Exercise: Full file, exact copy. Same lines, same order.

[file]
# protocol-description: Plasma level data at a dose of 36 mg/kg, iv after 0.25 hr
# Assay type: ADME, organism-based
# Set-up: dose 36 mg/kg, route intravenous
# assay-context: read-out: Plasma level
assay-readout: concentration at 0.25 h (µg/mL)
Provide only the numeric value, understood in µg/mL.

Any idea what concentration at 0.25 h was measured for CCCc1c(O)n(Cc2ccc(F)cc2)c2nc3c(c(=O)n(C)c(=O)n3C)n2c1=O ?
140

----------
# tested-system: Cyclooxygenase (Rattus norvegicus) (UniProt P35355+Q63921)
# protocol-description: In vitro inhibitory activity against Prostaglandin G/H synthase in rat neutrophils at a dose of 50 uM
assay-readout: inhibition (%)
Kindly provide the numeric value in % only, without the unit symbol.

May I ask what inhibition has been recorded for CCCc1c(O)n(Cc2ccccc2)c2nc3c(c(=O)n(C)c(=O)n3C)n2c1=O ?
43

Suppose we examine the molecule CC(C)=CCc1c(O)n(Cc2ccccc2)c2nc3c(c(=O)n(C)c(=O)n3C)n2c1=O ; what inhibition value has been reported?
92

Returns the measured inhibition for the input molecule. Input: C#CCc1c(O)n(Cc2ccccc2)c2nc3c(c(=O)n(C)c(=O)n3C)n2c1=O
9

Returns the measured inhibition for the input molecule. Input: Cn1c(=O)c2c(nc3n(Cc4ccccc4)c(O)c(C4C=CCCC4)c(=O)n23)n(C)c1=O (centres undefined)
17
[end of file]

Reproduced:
# protocol-description: Plasma level data at a dose of 36 mg/kg, iv after 0.25 hr
# Assay type: ADME, organism-based
# Set-up: dose 36 mg/kg, route intravenous
# assay-context: read-out: Plasma level
assay-readout: concentration at 0.25 h (µg/mL)
Provide only the numeric value, understood in µg/mL.

Any idea what concentration at 0.25 h was measured for CCCc1c(O)n(Cc2ccc(F)cc2)c2nc3c(c(=O)n(C)c(=O)n3C)n2c1=O ?
140

----------
# tested-system: Cyclooxygenase (Rattus norvegicus) (UniProt P35355+Q63921)
# protocol-description: In vitro inhibitory activity against Prostaglandin G/H synthase in rat neutrophils at a dose of 50 uM
assay-readout: inhibition (%)
Kindly provide the numeric value in % only, without the unit symbol.

May I ask what inhibition has been recorded for CCCc1c(O)n(Cc2ccccc2)c2nc3c(c(=O)n(C)c(=O)n3C)n2c1=O ?
43

Suppose we examine the molecule CC(C)=CCc1c(O)n(Cc2ccccc2)c2nc3c(c(=O)n(C)c(=O)n3C)n2c1=O ; what inhibition value has been reported?
92

Returns the measured inhibition for the input molecule. Input: C#CCc1c(O)n(Cc2ccccc2)c2nc3c(c(=O)n(C)c(=O)n3C)n2c1=O
9

Returns the measured inhibition for the input molecule. Input: Cn1c(=O)c2c(nc3n(Cc4ccccc4)c(O)c(C4C=CCCC4)c(=O)n23)n(C)c1=O (centres undefined)
17